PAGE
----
Arm 24, FIG. 1 should be sufficiently long so that piston 25 may extend to its full length on each stroke so that each pump of foot pump 20 will dispense a sufficient amount of the contents from container 16. However, the cam configuration, the cam follower, or clutch 26 can be adjusted to control the amount of the contents dispensed from container 16. The present invention is not, however, limited to pneumatic pumps and pistons, as piston driver 23 could be, for example, an electric motor or solenoid and foot pedal 20 could be an electric foot switch or alternate air supply. This design would eliminate the need for arm 24, piston driver 23 and/or double clutch mechanism 26. Thus, activator subsystem 22 could be any device or and combination of devices which cause the rotation of cam 18.
Circumference 54, FIG. 3, of cam 18 is designed to dispense the entire contents of a collapsible container or tube prior to resetting. Thus the rise of cam 18 is a function of the size of the typical container to be emptied as well as the amount to be dispensed each time. Varying the rise of cam 18 also will vary how much plate 12 moves toward plate 14 and thus determine the amount of the contents dispensed each time. Therefore, the rise of cam 18 permits dispensing a metered amount of content from container 16 each time cam 18 is actuated. Cam 18 preferably includes fall 56 which, upon one complete rotation of cam 18, receives cam follower 13, FIG. 2, which causes plates 12 and 14 to fully and rather quickly separate in order to replace the now empty container. It is also desirable that cam 18 have a radical rise so that plates 12 and 14 will quickly engage container 16, FIG. 1, to begin dispensing its contents with only a few pumps of foot pump 20.
Plates 12 and 14, FIG. 4, may be pivotably hinged about axis 58 and 60, respectively, such that as plate 12 is urged toward plate 14 by cam 18, springs 38 and 40 push on plates 12 and 14, respectively, to maintain even pressure on collapsible container 16 to uniformly dispense its contents. Collapsible container 16 is held in place by holder 52 which may include chamfered opening 64 to receive and securely hold the dispensing end of container 16 therein. Plate bracket 34 is hinged at pin 64 such that when cam follower 13, shown in phantom, enters fall 56, clamp release spring 66 pushes back on plate bracket 34 to fully separate plates 12 and 14. This spring also keeps constant pressure on cam 18 with respect to follower 13.
As cam 18 is rotated in a direction as indicated by arrow 19, cam follower 13 cooperates with or follows circumference rise and fall 54 of cam 18 to drive plates 12 and 14 together as indicated by arrows 70 to dispense a metered amount of the contents of container 16.
System 10, FIG. 5, may include a pressure relief subsystem so that the pressure does not build up and become so great that foot pedal 20 can no longer be pumped. Foot pump 20, for example a pneumatic foot pump available from Highland Labs, Ashland, Mass., is connected via air line 44 to safety pressure release valve 42. As mentioned above, pressure release valve 42 is provided as a safety feature. Air may only pass to piston driver 23 when lid 32 is closed thereby depressing valve piston 46 and releasing pressure through the auxiliary part. Each time air is pumped into piston driver 23, piston 25 extends drive arm 24 forward as indicated by arrow 50. To prevent the build up of pressure in the system which would cause the check valve in the foot pump to stay closed and make depressing foot pump 20 too difficult or even impossible, pressure release valve 48 is introduced into the system via air line 47 which is split off from air line 45. As piston 25 drives arm 24 forward, pressure release valve piston rod 52 of valve 48 engages housing 30, depressing button 52 to release built up pressure in lines 44 and 45 through an auxiliary port. Thus, every time foot pedal 20 is pumped to dispense the contents of the container, the pressure in the system is released as the air is dispensed and the system is ready for the next cycle.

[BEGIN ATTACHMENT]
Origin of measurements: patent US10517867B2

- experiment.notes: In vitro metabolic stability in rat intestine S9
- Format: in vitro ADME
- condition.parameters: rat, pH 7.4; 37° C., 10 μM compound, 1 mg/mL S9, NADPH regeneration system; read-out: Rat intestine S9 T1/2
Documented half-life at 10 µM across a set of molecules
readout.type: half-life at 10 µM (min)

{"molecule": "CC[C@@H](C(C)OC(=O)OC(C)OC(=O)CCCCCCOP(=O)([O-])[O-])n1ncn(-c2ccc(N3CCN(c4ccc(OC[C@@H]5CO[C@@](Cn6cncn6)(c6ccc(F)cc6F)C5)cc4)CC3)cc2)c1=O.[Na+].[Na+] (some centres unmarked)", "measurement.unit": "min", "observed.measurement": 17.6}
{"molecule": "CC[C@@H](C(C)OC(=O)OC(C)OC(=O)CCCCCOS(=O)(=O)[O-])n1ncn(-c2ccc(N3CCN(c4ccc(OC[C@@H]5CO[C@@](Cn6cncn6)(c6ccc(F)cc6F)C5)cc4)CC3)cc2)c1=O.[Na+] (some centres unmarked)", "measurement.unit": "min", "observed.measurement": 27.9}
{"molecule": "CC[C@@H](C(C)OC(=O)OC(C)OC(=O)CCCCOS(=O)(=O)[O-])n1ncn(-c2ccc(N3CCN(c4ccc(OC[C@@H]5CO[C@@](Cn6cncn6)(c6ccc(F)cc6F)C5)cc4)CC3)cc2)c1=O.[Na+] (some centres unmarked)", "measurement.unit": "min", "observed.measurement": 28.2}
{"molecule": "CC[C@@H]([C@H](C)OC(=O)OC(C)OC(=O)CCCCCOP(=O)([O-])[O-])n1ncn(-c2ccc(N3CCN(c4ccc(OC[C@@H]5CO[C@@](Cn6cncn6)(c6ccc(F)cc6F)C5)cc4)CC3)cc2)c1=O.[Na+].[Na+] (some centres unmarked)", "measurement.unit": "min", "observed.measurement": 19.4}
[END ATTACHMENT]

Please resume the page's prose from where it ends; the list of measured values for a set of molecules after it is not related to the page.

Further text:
The dispenser according the present invention permits a metered amount of the contents of a collapsible container to be dispensed without risk of contamination into the tube or its contents. Moreover, the contents of the tube may be used completely, rather than only a portion of it, prior to discarding the container and unused contents. The amount of product dispensed is a function of the configuration of cam 18, the motion of double clutch mechanism 26 and the travel of arm 24. Thus, the metered amount of product dispensed may be adjusted in a number of ways.
Although specific features of the invention are shown in some drawings and not in others, this is for convenience only as each feature may be combined with any or all of the other features in accordance with the invention. For example, actuator subsystem 22, FIG. 1, including arm 24, and piston driver 23 could be replaced with a motor which rotates, either directly or through double clutch mechanism 26, cam 18, and a switch for turning the motor on and off or a switch for activating the motor for a predetermined period of time.
Other embodiments will occur to those skilled in the art and are within the following claims:
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|U.S. Classification||222/103, 251/9, 222/179|
|International Classification||F16K7/06, F16K31/62, A47K5/12, F16K31/12, A47K5/122|
|Cooperative Classification||A47K5/1211, F16K31/62, A47K5/122, F16K31/12, F16K7/065|
|European Classification||F16K31/12, F16K7/06D, A47K5/122, F16K31/62, A47K5/12D|
|Sep 9, 1999||AS||Assignment|
Owner name: NATHANIEL M. BEALE D/B/A N.M. BEALE COMPANY, MASSA
Free format text: ASSIGNMENT OF ASSIGNORS INTEREST;ASSIGNOR:RUFINI, BRIAN M.;REEL/FRAME:010433/0135
Effective date: 19990831
|Oct 7, 2004||REMI||Maintenance fee reminder mailed|
|Mar 21, 2005||LAPS||Lapse for failure to pay maintenance fees|
|May 17, 2005||FP||Expired due to failure to pay maintenance fee|
Effective date: 20050320